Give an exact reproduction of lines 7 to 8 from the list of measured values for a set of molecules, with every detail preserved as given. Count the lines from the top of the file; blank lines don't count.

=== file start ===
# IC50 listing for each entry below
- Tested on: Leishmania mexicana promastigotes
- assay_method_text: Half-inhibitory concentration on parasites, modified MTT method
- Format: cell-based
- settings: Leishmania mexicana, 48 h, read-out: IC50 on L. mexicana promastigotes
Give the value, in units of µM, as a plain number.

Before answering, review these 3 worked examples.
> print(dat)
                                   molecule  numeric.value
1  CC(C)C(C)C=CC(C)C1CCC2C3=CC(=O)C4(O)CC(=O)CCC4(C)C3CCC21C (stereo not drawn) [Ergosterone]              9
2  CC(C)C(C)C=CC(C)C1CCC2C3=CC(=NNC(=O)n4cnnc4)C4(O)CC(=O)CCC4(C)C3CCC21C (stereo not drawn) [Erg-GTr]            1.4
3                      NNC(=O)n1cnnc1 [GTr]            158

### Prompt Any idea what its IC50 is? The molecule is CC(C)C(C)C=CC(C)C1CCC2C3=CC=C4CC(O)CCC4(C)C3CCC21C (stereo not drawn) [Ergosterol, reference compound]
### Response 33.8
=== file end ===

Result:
Before answering, review these 3 worked examples.
> print(dat)